My first net casting outing illustrated an important lesson, however. After spending $125 on a high quality net, I went to my favorite eddy in large creek several hours from my home. After several hours of driving, boat launching and positioning, I finally threw the net for the first time.

Though it wasn’t a prize-winning throw by any means, it spread out enough to perhaps catch a fish or two. It didn’t.

What it caught was some underwater debris that wouldn’t let go. I tore that net in an effort to free it, and went home without ever catching a fish.


I later found out that serious cast-netters carry five or six $125 nets with them. It hurts to lose one, but at least the trip isn’t a complete bust if one is lost or damaged.

Though some states only allow a six-foot net, they are, quite frankly, too small to be effective. Where legal, Arbuckle taught me to use a 20-foot net. They come with different amounts of lead weights on their perimeter, and casters should use the heaviest weight they can throw.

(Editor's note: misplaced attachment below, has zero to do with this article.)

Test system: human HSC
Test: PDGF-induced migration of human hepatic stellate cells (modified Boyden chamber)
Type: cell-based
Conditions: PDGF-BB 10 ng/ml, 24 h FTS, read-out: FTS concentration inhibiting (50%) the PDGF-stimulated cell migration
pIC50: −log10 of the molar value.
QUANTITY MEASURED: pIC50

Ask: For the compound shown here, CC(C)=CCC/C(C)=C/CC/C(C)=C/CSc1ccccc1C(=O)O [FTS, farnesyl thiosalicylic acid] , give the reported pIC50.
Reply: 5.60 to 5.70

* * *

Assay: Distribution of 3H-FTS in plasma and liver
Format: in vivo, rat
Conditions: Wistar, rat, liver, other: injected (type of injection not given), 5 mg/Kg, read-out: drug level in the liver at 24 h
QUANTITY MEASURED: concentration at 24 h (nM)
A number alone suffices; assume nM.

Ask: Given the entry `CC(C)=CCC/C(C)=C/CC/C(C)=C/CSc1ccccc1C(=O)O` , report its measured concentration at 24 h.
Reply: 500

When casting a net in deep or fast moving water, consider using a net with at least two pounds of lead on it.

Deep water casting is necessary in the summer months when spawning fish are no longer in the streams, and the largest concentrations of bait can be found in reservoirs near dam heads. Expect to cast in at least 15-20 feet of water once summer rolls around in most places.

Get tanked

Holding tanks are an even larger expense for live bait handlers. Good ones cost over $600, and serious guys, like Arbuckle, have four or five of them. Like everything else in life, buy a cheap tank, and you get a cheap tank.

The writer mixes some salt into the holding tank water to reduce stress on the baitfish. (Don Mulligan photo)

The writer mixes some salt into the holding tank water to reduce stress on the baitfish. (Don Mulligan photo)